Illinois continues to be in a state of emergency, according to Gov. J.B. Pritzker’s continued COVID-19 declarations.
The Land of Lincoln is one of 14 states with COVID-19 emergency orders still in place, and a political action group is saying enough is enough.
Since the beginning of the pandemic over two years ago, Pritzker has exercised powers granted to him by state law to enact policies during states of emergency. The governor has issued 116 orders and declared a statewide disaster dozens of times to extend those powers.
Since March 2020, the executive orders included closing schools and businesses, suspending enforcement of various laws, and limiting the size of public gatherings.
State Rep. Adam Niemerg, R-Dietrich, a member of the Illinois Freedom Caucus, said the emergency orders are a form of control by Pritzker.
“They have always driven the science to suit what they feel is the political narrative to keep themselves in power,” Niemerg said. “This has never been about making clear, concise decisions for the future of Illinoisans during the pandemic.”
Iowa was the latest Midwest state that no longer operates under pandemic emergency rule, when last winter, Gov. Kim Reynolds lifted her state’s emergency public health disaster status.
In a statement, Reynolds said she believed Iowans will make the right choices for themselves and their communities.
“The response to COVID-19 has failed at every level of the Pritzker administration,” state Rep. Chris Miller, R-Oakland, said. “The response has been based 100% on political science. He is in the process of trying to clean up the mess he created.”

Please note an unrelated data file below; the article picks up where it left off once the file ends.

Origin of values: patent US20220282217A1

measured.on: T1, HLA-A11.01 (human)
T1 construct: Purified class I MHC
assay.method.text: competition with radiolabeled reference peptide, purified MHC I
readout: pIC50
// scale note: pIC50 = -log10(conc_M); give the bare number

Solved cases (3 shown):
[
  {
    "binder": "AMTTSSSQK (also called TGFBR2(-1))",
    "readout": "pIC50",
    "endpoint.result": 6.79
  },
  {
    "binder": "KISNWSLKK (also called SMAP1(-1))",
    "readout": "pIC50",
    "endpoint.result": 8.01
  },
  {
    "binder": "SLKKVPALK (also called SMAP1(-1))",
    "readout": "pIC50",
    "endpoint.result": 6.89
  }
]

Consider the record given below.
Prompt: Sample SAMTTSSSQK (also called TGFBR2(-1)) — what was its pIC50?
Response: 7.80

Pritzker’s office did not immediately reply to a request from The Center Square for comment on why Illinois counties were still under a disaster declaration.
The disaster proclamation Pritzker issued June 24 that expires next week says “it is the policy of the State of Illinois to be prepared to address any disasters and, therefore, it is necessary and appropriate to make additional State resources available to ensure that our healthcare delivery system is capable of serving those who are sick.” It goes on to say “this proclamation will assist the state in facilitating economic recovery for individuals and business” and “will assist Illinois agencies in coordinating State and Federal resources” and “recovery funds.”
Some states have made efforts to limit executive powers in the wake of widespread use of emergency executive orders in addressing the pandemic, but the Illinois General Assembly has not acted to address the governor’s ability to issue consecutive executive orders and disaster proclamations.
In 12 states, including Wisconsin and Michigan, the legislature must approve any extension of emergency declarations.
“We need to be completely finished with these executive orders but he wants to continue to sign these and to continue this political narrative,” Niemerg said. “He thinks he is going to be the next president of the United States, and this November, he is not even going to be governor.”
Pritzker faces Republican state Sen. Darren Bailey and Libertarian Scott Schluter in the November midterm election.
This article originally appeared on The Center Square.